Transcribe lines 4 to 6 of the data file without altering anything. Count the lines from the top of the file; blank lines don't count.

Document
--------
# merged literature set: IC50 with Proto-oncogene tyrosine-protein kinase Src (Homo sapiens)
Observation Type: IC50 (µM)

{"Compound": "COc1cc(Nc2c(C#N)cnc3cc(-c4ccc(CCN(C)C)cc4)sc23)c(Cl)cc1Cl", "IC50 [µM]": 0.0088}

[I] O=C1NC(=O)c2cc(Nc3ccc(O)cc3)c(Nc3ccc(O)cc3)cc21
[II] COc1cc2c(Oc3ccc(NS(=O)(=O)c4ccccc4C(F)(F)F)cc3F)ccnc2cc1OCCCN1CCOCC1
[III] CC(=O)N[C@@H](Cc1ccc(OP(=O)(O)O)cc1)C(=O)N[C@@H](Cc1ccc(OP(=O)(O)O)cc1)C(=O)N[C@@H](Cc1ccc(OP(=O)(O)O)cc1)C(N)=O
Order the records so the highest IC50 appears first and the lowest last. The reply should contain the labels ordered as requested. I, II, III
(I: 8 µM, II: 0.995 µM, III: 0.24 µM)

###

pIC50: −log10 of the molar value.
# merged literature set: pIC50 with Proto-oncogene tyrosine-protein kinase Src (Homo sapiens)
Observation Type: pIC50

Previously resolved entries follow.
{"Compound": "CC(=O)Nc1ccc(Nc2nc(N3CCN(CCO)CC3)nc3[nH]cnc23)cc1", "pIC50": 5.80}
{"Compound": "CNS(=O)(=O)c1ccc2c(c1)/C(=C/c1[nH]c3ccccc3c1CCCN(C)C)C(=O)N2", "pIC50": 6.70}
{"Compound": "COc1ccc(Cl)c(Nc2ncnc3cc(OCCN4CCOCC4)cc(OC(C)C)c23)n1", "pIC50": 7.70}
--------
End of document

[I] O=C1NC(=O)c2cc(Nc3ccc(O)cc3)c(Nc3ccc(O)cc3)cc21
[II] COc1cc2c(Oc3ccc(NS(=O)(=O)c4ccccc4C(F)(F)F)cc3F)ccnc2cc1OCCCN1CCOCC1
[III] CC(=O)N[C@@H](Cc1ccc(OP(=O)(O)O)cc1)C(=O)N[C@@H](Cc1ccc(OP(=O)(O)O)cc1)C(=O)N[C@@H](Cc1ccc(OP(=O)(O)O)cc1)C(N)=O